- Organization of cross-border drug trafficking activities
- What model of organized criminal groups discussed in the Module best fits this case?
- What are the advantages of this model?
Regional perspective: Eastern and Southern Africa
Case study 5 (The Mungiki - Kenya)
The Mungiki sect is a feared Kenyan criminal gang consisting mainly of youths from Kenya’s largest tribe, the Kikuyu. Its origin is traced back to the 1980s when it was created as a self-defense force and religious sect advocating for a return to traditional tribal beliefs and the rejection of Western values. Its size is unknown, but the group claims to have thousands of members, especially unemployed youths who believe the Mungiki is a refuge to gain economic and political success. Kenyan police define the Mungiki as the vernacular version of the mafia.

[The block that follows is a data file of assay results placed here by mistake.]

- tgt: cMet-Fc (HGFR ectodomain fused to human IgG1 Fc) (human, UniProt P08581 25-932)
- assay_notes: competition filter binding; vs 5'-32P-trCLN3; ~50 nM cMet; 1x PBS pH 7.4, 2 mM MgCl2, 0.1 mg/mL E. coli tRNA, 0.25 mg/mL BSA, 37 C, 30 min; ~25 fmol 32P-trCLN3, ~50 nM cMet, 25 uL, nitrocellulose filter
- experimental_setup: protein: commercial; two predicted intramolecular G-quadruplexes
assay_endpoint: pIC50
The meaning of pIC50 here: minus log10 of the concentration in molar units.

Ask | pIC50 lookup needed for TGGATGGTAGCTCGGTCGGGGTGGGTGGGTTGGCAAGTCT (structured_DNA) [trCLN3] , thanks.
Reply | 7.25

The Mungiki is believed to have links with politicians and powerful Kikuyu families. It has long run extortion rackets in the lucrative minibus taxi industry. Its members are involved in kidnappings, murder, extortion and racketeering, levying protection fees on the urban poor, illegally supplying electricity and water for a price. They corrupt police officers in order to avoid detentions or prosecutions.
They are divided into regional, district, and local level cells comprised of fifty members. Each cell is then further divided into a local militia-like platoon comprising ten members. Members can be characterized as landless and unemployed; while most of them are recruited among the very poor and have little or no education, leaders tend to have university degrees.
The Mungiki members are said to swear an oath of secrecy, severely punish betrayal, and leave the gang by death only. The group has continued operating in Kenya despite being banned by the authorities in 2002.